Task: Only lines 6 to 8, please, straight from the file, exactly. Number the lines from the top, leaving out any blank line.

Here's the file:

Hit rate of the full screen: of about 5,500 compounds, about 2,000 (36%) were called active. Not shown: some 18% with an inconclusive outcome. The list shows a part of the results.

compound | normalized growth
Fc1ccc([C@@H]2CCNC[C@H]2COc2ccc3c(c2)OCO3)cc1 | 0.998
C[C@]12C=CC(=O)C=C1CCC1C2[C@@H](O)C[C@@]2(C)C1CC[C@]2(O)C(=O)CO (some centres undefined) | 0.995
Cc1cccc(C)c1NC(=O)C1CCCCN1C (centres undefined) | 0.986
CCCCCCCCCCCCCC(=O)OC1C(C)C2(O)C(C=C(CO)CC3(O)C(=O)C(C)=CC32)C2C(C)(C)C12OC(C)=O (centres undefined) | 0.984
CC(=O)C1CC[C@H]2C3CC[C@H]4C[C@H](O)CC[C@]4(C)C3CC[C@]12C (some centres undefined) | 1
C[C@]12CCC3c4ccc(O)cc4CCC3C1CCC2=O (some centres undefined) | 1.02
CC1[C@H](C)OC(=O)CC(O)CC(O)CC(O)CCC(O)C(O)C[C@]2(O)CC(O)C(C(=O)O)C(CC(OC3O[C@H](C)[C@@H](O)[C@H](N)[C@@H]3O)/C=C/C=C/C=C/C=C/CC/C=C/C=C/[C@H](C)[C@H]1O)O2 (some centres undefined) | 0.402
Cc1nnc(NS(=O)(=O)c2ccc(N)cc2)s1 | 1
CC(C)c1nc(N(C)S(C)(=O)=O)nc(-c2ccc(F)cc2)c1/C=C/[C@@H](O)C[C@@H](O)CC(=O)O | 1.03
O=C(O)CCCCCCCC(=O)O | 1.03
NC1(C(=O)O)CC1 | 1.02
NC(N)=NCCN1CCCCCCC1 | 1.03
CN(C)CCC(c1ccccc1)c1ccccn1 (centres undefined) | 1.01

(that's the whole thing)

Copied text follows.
CCCCCCCCCCCCCC(=O)OC1C(C)C2(O)C(C=C(CO)CC3(O)C(=O)C(C)=CC32)C2C(C)(C)C12OC(C)=O (centres undefined) | 0.984
CC(=O)C1CC[C@H]2C3CC[C@H]4C[C@H](O)CC[C@]4(C)C3CC[C@]12C (some centres undefined) | 1
C[C@]12CCC3c4ccc(O)cc4CCC3C1CCC2=O (some centres undefined) | 1.02